A knocked out tooth is an emergency, and time is of the essence. Pick up the tooth by the chewing surfaces, avoiding the roots, and gently rinse it under cool running water. If possible, push the tooth back into place and bite down on gauze or a tea bag to hold it in place. Otherwise, submerge it in a glass of milk (never water). Bring the tooth immediately to our office during business hours, or to the nearest emergency dentist after hours. Reattachment is most successful within the first 30 minutes, though it is worth trying up to an hour after the injury.

    Why Should I Choose Savannah Dental Solutions?

    Married dentists Chad and Alexandra Schnabel welcome new patients to Savannah Dental Solutions. Our care for your entire family begins with making everyone feel comfortable during their visits. We recognize that parents, spouses, and other loved ones can sometimes be more anxious than the patient! Our compassionate approach works with everyone involved to ease fears and foster a relaxed environment.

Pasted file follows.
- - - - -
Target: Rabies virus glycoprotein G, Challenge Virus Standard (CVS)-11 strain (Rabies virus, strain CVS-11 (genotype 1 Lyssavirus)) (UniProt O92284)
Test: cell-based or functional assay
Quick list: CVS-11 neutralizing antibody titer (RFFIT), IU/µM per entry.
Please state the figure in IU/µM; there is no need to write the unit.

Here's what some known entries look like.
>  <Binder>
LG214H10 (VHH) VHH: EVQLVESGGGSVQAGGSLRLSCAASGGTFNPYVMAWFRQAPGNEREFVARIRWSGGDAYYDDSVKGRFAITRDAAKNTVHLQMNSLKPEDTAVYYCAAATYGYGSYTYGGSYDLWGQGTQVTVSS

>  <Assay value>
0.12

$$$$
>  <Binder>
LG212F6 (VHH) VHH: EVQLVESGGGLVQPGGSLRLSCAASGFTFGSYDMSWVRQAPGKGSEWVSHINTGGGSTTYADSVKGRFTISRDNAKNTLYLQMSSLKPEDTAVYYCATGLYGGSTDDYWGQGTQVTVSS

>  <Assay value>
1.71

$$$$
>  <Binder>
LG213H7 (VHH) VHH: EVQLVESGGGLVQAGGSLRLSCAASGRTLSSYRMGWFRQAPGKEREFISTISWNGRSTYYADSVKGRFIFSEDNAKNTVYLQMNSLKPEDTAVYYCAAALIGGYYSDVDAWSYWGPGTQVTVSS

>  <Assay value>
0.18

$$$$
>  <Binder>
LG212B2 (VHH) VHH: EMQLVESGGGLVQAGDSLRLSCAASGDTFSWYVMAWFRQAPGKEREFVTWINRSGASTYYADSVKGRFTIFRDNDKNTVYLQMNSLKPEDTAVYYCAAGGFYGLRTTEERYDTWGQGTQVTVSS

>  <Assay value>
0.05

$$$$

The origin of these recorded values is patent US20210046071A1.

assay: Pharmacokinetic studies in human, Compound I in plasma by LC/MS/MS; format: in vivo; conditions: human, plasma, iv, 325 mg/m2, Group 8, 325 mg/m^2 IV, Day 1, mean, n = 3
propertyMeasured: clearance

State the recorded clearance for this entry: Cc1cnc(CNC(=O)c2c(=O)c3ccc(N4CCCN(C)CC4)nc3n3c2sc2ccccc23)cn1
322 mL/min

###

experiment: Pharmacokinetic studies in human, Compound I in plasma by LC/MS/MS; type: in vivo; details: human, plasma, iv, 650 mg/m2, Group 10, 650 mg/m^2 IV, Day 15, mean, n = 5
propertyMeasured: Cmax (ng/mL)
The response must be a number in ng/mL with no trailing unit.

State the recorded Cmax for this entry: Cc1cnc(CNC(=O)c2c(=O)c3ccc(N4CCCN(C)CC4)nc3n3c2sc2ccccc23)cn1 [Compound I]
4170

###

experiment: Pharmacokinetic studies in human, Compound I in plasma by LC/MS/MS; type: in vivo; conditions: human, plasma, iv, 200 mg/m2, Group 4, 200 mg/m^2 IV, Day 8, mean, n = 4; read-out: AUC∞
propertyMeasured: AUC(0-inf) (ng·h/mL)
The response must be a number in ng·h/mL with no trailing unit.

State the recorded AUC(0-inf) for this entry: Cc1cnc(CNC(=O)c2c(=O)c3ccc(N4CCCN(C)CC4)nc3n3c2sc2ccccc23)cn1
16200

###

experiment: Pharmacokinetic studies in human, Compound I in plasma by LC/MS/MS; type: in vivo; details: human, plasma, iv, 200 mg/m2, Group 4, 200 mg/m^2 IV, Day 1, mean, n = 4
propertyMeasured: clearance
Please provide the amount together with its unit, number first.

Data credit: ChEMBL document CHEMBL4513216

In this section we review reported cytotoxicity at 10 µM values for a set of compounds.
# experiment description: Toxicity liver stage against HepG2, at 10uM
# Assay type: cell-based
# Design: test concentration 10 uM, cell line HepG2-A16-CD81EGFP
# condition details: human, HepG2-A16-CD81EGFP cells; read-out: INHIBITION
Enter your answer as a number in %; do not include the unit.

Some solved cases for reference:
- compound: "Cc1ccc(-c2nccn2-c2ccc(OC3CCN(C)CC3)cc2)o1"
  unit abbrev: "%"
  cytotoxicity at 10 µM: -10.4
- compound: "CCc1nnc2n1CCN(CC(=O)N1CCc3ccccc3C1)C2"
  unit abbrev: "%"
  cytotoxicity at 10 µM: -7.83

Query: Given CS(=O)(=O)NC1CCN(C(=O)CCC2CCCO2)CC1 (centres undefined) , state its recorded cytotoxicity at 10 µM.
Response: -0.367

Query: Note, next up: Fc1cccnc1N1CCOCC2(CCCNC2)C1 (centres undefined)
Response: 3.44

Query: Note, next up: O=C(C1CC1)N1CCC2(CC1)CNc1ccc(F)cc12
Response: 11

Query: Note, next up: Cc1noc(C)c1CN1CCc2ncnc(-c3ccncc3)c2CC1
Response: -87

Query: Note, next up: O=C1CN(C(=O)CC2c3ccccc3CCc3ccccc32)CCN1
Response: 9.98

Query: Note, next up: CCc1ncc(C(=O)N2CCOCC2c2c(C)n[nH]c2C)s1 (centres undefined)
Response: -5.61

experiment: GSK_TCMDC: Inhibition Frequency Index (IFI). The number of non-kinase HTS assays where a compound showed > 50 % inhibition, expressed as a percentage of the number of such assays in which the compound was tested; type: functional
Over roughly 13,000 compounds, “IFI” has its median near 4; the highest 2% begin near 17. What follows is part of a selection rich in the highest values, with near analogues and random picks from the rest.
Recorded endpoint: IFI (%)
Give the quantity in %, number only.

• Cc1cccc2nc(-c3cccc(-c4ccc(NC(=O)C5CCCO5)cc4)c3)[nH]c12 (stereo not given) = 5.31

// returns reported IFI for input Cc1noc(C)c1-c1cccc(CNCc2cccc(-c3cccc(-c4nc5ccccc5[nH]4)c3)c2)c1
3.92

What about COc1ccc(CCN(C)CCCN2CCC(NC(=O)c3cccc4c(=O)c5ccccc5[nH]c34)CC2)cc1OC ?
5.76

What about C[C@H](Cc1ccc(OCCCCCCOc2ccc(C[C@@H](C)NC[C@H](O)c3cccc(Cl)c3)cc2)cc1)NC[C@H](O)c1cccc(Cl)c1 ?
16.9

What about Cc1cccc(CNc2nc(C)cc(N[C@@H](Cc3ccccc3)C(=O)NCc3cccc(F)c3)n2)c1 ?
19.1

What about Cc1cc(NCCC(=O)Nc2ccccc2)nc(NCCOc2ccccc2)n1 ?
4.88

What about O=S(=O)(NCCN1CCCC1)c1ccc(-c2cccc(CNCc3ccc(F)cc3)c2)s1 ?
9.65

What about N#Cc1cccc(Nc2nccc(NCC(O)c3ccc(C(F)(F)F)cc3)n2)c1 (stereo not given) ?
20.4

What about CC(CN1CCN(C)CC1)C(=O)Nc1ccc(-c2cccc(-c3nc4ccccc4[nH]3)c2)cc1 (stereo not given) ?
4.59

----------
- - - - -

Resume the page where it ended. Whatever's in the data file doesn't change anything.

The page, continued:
We also strive to teach our patients the latest strategies for caring for their teeth on a daily basis. From small children to older adults, everyone has unique needs and challenges, and we work to customize our care for each person. We genuinely enjoy our patients, and look forward to seeing them year after year.

    From caring children’s dentistry to high-tech cosmetic procedures and even full-mouth reconstruction, Savannah Dental Solutions blends the latest technology with traditional customer-oriented values. If you need emergency dental care, or are ready to start your journey to better oral health, we invite you to call us today at (912) 354-1366.